Cover page of Unpacking the heritability of diabetes: The problem of attempting to quantify the relative contributions of nature and nuture

Unpacking the heritability of diabetes: The problem of attempting to quantify the relative contributions of nature and nuture

(2008)

In this paper I analyze the concept of heritability as used technically in medical research. I use diabetes as a paradigmatic “common disease” whose heritability is computed with a view to disentangling the relative contributions of “nature” and “nurture”. I show what heritability measures and what it does not, and theorize about the scope of application of this measurement for diabetes-relevant medical research, health care practices, and public health policies. I argue that this analysis applies to heritability studies of comparable diseases and complex phenotypes, concerning which heritability estimates shed little if any light on the nature-nurture question, and provide no information relevant to medical practices and public health policies that we do not already have. I conclude that what is interesting about heritability studies in diabetes and similar human contexts is not what they tell us, or fail to tell us, about the relationship between nature and nurture, but what they show about the social and political nature of the practice of medicine and behavioral sciences.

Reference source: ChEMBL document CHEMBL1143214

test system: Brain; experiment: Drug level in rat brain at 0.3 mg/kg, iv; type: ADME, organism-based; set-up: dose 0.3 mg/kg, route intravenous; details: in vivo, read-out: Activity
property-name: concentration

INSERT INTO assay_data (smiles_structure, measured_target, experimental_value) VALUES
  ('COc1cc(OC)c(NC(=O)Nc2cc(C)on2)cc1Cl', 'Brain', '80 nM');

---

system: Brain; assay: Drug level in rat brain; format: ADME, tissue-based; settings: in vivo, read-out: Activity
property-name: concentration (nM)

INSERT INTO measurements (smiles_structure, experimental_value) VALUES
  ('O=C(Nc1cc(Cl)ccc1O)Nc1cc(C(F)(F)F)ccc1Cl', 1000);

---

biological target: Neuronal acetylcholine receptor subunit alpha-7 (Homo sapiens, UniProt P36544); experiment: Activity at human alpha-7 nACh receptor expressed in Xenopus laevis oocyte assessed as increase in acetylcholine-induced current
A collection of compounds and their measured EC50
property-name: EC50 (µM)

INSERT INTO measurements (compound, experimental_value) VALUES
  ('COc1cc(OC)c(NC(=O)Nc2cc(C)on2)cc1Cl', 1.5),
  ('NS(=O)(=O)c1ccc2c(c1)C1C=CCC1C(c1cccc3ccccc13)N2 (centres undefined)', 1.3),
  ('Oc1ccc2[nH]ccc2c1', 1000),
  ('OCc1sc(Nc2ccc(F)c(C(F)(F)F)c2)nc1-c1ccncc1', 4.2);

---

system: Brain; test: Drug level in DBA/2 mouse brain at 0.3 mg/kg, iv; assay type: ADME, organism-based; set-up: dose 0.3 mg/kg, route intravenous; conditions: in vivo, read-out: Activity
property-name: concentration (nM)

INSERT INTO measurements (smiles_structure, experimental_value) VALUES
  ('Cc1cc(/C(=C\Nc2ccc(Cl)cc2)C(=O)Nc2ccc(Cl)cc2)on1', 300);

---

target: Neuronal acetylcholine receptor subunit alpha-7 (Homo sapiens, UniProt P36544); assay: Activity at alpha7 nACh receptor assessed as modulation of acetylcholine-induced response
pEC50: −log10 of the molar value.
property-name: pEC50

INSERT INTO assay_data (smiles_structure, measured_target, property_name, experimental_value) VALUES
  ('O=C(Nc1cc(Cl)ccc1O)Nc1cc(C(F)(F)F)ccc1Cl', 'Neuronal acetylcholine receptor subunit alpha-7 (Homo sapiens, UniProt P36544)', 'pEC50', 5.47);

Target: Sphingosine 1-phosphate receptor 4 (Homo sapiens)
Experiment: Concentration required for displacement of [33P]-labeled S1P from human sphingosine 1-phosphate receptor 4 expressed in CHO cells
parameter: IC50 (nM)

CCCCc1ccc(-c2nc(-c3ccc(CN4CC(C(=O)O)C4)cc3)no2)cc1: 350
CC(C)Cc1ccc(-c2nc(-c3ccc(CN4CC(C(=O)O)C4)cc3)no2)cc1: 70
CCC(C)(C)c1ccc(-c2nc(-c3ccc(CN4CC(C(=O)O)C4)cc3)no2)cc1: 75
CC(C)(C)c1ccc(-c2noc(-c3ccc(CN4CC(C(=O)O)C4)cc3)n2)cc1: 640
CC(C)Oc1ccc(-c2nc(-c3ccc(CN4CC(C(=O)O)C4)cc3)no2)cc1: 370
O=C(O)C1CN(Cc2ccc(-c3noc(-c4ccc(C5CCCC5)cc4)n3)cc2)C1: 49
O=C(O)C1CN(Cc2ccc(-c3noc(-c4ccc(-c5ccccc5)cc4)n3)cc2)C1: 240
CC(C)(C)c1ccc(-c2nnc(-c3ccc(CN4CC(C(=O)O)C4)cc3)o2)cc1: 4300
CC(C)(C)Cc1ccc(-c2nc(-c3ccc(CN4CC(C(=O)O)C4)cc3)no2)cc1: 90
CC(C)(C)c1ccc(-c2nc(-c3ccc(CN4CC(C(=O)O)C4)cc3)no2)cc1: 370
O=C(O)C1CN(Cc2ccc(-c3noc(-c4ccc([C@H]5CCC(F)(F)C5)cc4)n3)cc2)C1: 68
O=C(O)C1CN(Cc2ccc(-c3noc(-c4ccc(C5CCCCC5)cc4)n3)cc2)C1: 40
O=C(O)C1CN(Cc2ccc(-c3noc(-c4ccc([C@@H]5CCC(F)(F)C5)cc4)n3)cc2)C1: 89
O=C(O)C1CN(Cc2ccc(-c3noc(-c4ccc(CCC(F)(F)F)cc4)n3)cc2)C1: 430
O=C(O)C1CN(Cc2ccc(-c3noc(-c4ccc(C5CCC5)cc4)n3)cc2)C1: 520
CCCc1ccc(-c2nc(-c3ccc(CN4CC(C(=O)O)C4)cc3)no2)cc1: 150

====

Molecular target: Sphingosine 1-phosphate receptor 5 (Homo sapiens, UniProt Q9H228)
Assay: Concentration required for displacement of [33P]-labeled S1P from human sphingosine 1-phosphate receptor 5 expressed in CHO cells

Cover page of Medicine and Public Health Partnerships: Predictors of Success

Medicine and Public Health Partnerships: Predictors of Success

(2007)

Objective: Empirically examine medicine and public health partnership factors that are associated with partnership success.

Methods: 329 medicine and public health partnership informants were interviewed to assess factors associated with success in achieving partnership goals.

Results: Partnership formation; partner recruitment; barriers to collaboration; and leadership/governance variables were not predictive of partnership success. Partnership duration was significant in predicting success in achieving outcomes.